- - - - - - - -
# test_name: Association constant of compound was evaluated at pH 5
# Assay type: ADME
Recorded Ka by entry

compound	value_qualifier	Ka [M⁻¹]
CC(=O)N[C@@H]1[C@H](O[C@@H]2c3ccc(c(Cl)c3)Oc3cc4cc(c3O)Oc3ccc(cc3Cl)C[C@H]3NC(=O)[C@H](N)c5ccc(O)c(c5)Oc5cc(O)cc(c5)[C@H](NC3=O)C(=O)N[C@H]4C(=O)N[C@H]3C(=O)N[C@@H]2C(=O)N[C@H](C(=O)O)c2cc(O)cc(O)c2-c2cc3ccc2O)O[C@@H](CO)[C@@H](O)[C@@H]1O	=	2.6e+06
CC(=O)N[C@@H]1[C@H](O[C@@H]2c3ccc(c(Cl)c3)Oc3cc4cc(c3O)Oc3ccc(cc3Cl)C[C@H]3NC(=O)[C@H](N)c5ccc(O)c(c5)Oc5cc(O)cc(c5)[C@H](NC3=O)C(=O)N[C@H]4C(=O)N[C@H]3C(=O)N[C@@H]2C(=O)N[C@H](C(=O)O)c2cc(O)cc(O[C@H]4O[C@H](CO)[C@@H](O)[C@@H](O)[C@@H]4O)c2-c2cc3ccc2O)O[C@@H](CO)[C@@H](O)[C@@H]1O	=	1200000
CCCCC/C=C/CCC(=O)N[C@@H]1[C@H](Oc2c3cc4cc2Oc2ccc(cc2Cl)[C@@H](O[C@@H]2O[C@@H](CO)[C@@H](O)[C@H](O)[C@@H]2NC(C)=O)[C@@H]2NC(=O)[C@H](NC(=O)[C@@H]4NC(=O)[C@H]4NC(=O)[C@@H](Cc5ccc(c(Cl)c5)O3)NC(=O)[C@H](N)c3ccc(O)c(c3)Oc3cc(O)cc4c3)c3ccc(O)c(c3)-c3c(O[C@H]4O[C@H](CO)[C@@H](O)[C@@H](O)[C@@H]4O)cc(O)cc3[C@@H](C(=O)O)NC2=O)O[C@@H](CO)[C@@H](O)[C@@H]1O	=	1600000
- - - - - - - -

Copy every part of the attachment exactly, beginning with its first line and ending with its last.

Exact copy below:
# test_name: Association constant of compound was evaluated at pH 5
# Assay type: ADME
Recorded Ka by entry

compound	value_qualifier	Ka [M⁻¹]
CC(=O)N[C@@H]1[C@H](O[C@@H]2c3ccc(c(Cl)c3)Oc3cc4cc(c3O)Oc3ccc(cc3Cl)C[C@H]3NC(=O)[C@H](N)c5ccc(O)c(c5)Oc5cc(O)cc(c5)[C@H](NC3=O)C(=O)N[C@H]4C(=O)N[C@H]3C(=O)N[C@@H]2C(=O)N[C@H](C(=O)O)c2cc(O)cc(O)c2-c2cc3ccc2O)O[C@@H](CO)[C@@H](O)[C@@H]1O	=	2.6e+06
CC(=O)N[C@@H]1[C@H](O[C@@H]2c3ccc(c(Cl)c3)Oc3cc4cc(c3O)Oc3ccc(cc3Cl)C[C@H]3NC(=O)[C@H](N)c5ccc(O)c(c5)Oc5cc(O)cc(c5)[C@H](NC3=O)C(=O)N[C@H]4C(=O)N[C@H]3C(=O)N[C@@H]2C(=O)N[C@H](C(=O)O)c2cc(O)cc(O[C@H]4O[C@H](CO)[C@@H](O)[C@@H](O)[C@@H]4O)c2-c2cc3ccc2O)O[C@@H](CO)[C@@H](O)[C@@H]1O	=	1200000
CCCCC/C=C/CCC(=O)N[C@@H]1[C@H](Oc2c3cc4cc2Oc2ccc(cc2Cl)[C@@H](O[C@@H]2O[C@@H](CO)[C@@H](O)[C@H](O)[C@@H]2NC(C)=O)[C@@H]2NC(=O)[C@H](NC(=O)[C@@H]4NC(=O)[C@H]4NC(=O)[C@@H](Cc5ccc(c(Cl)c5)O3)NC(=O)[C@H](N)c3ccc(O)c(c3)Oc3cc(O)cc4c3)c3ccc(O)c(c3)-c3c(O[C@H]4O[C@H](CO)[C@@H](O)[C@@H](O)[C@@H]4O)cc(O)cc3[C@@H](C(=O)O)NC2=O)O[C@@H](CO)[C@@H](O)[C@@H]1O	=	1600000